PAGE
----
I've been to Hartford, I've been to Storrs, I've been to Springfield. I will just say that when there is a Hartford-Springfield regional airport, the Springfield/Amherst area is contiuned to be in the orb of influence of Hartford.
They may share a regional airport and are only 26 miles apart and may have some interlinkage ties with Hartford. However, Springfield has a distinct enough market and regional hub identity that it can carry its own. The state line in between Springfield and Hartford is strong enough to demarcate some differences between the two metro areas, despite their linkages and some shared relationships.
For instance, Springfield, MA is its own Designated Market Area according to Neilsen for TV markets. They have a ABC, NBC, CBS and a PBS station of their very own, and concentrate on Western Massachusetts news. Also, Springfield is the hub of the Pioneer Valley
and Western Massachusetts
The Boston Metro Area portion of Massachussetts comprises about 4.7 million of Massachussetts' 6.5 million people. The Western Massachussetts region which includes Berkshire, Franklin, Hampden, Hampshire, and Worchester Counties (including the Springfield, Worchester, and Pittsfield Metro Statistical Areas) is 1.6 million people. UMass is the only Division I school in Berskshire, Franklins, Hampden and Hampshire Counties, and when Worchester County is included the only other D I school is Holy Cross.
All 5 counties that I have named are west of the I-495 Loop which pretty much separates Boston from Western Massachussetts.
A population of 1.6 million and with only Holy Cross as its only school with competition, 1.6 million is about the equivalent population, a tad smaller than either the entire State of Nebraska or the entire state of West Virginia. Both the University of Nebraska and West Virginia University are BCS schools. Now they probably pick up maybe 5% of the Boston market, with U Mass Boston and UMass Lowell in the metro area with some graduates so there may be some interest from those schools as only UMass Lowell has a D I Hockey team and UMass-Amherst is the only D I school of the system.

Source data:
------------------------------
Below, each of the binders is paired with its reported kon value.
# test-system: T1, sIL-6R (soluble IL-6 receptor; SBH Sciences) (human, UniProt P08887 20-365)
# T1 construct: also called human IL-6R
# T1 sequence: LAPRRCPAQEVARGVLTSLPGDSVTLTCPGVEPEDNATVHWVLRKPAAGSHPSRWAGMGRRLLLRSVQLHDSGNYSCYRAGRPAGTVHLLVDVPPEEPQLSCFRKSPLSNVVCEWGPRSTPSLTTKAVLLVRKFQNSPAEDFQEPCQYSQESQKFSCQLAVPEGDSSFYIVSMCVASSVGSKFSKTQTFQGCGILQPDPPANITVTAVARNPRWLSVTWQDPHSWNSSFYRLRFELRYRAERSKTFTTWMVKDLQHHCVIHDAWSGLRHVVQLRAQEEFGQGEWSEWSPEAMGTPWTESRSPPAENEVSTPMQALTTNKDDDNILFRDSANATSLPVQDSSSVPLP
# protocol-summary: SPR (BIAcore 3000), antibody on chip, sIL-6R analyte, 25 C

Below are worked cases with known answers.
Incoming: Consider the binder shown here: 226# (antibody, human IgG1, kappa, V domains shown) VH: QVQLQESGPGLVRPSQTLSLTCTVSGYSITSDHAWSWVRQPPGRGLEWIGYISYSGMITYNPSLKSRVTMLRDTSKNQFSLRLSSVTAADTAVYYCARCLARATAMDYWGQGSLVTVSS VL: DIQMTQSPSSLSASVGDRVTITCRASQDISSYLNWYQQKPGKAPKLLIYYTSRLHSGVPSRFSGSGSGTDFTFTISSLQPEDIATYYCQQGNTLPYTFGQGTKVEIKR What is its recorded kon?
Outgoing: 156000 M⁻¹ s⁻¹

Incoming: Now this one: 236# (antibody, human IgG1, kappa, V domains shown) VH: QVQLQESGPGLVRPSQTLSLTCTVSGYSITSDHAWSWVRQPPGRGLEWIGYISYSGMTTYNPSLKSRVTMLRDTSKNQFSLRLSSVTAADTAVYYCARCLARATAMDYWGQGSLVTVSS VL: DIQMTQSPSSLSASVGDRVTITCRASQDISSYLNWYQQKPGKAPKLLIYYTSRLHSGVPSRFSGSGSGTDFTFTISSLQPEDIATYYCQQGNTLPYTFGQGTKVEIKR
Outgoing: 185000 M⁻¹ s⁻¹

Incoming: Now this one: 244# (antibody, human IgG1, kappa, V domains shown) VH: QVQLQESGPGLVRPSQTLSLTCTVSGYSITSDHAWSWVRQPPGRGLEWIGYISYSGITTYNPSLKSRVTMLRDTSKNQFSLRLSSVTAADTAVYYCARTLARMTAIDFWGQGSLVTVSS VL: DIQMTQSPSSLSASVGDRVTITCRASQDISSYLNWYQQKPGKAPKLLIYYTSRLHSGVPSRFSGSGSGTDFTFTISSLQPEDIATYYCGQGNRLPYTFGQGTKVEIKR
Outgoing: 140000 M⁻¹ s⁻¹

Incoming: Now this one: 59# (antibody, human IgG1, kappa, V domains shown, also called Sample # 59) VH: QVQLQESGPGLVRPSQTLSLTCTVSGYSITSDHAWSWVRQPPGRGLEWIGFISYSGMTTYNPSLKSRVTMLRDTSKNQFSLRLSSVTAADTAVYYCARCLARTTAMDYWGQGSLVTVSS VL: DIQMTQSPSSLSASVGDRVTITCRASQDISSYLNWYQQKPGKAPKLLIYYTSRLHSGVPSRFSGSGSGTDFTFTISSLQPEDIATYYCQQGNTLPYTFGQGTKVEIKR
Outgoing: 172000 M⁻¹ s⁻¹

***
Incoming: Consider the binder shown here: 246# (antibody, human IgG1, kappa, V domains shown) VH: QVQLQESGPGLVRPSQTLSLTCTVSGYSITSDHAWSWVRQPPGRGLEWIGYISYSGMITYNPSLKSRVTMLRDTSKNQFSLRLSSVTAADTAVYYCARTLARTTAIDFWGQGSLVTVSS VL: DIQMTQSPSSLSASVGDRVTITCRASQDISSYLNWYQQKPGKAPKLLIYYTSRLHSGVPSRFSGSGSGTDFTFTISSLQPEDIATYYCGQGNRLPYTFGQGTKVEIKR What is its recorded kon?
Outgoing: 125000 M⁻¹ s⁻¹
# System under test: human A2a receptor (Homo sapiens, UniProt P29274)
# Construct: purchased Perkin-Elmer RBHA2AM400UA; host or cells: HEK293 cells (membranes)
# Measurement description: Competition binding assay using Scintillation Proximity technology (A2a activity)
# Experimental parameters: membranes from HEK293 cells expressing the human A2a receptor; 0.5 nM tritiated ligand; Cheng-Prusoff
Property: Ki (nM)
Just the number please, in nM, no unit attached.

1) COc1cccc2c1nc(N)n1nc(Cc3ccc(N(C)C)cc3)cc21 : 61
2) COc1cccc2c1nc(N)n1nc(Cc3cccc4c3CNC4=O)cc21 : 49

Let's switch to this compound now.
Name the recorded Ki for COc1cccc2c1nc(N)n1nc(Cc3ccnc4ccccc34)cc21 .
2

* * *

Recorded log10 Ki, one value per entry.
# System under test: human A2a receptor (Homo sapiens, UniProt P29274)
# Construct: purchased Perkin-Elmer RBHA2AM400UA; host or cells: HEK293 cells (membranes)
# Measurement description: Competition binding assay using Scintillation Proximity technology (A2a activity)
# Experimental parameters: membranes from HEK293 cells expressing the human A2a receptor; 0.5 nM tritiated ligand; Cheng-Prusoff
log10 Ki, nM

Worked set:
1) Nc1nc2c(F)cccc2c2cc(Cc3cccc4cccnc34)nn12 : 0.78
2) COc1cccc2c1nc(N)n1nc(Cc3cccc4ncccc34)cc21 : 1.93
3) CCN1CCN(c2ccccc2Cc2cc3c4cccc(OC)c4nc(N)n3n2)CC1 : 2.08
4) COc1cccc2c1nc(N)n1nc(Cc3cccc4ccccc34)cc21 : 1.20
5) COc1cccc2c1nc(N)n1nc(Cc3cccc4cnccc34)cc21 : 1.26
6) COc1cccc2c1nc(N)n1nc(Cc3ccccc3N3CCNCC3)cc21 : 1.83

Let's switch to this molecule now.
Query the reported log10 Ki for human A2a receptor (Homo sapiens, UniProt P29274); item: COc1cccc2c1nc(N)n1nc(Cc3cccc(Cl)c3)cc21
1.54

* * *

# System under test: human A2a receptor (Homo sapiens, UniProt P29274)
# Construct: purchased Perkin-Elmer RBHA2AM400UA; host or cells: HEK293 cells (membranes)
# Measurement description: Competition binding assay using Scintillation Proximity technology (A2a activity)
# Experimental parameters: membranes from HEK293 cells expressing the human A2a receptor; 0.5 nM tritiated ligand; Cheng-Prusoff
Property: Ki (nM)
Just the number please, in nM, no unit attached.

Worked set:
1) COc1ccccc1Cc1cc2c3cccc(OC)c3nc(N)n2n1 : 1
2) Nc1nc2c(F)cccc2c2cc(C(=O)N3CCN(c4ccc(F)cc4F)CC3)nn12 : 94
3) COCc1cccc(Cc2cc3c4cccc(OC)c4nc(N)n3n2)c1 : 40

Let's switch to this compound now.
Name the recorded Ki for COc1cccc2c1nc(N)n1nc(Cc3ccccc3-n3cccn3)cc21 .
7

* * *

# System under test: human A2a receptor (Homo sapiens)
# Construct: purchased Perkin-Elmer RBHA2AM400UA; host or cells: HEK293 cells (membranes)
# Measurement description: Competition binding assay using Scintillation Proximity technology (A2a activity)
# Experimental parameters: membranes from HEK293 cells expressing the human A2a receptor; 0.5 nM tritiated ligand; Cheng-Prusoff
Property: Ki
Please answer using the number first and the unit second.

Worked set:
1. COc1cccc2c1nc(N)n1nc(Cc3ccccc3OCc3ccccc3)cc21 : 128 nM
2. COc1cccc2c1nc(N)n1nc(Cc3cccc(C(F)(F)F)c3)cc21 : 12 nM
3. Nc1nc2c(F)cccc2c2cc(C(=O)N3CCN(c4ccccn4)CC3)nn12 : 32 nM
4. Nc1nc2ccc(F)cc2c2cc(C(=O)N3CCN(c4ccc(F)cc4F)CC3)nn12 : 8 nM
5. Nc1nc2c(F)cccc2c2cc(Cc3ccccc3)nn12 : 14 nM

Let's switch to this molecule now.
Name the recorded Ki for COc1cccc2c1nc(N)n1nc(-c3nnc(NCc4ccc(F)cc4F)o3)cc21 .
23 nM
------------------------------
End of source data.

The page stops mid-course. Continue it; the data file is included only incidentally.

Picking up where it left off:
5% of the 4.7 million Boston Market yield about 200K to 250K (a then resulting market total of 1.8 to 1.9 million people) of further interest which places it in the same area of University of Nebraska, West Virginia University, and perhaps University of Kansas, Kansas State, Iowa State, Colorado State are similar size markets to UMass.
Now football and basketball may be less followed in Massachussetts than Nebraska and West Virginia, but even if they get 60% what Nebraska and West Virginia get, their market is probably about equal to Memphis, UAB and Southern Miss. Their geography and academics give them some advantages along with this equal market size. They just need to move their sports up and be competitive.
They are also a relatively new school with a very similar history to UConn. Up until 1931 they were simply known as Massachussetts Agriucltural College. Then changed to Massachussetts State College, then in 1947 they became the University of Massachussetts, and experienced their rapid growth in the Post WWII era. UConn had about the same exact history with roles and name changes and recognition, with being founded in 1880s as the Storrs State Agricultural College, then changed names in the late 1890's as the Connecticut Agricultural College, then in 1931 became Connecticut State College then in 1939 became the University of Connecticut. Look where they are today. Also UConn is billed as the top public academic institution of New England. While UMass may be a shade below U Vermont and UNH in academic reputation, its size combined with relatively good academics makes it the second public academic institution in New England. I knew someone who went there who was a resident from Vermont, and it attracts students in Massachussetts statewide. I knew someone from Worchester that went to UMass. It is gradually assuming and taking on the role to that of similarity of many statewide public flagship universities.
They were D II I think up until the 1970's. There growth has been dramatic and as time has passed have gradually gained a bigger name recognition. They may not be at the level of UConn or a Rutgers, but they have the most potential of any school in the greater northeast of moving up, and are certainly in a much better position, market wise and potentially competitive wise when compared to Georgetown, U of New Hampshire, U Maine, and U of Rhode Island, and perhaps even Villanova as well.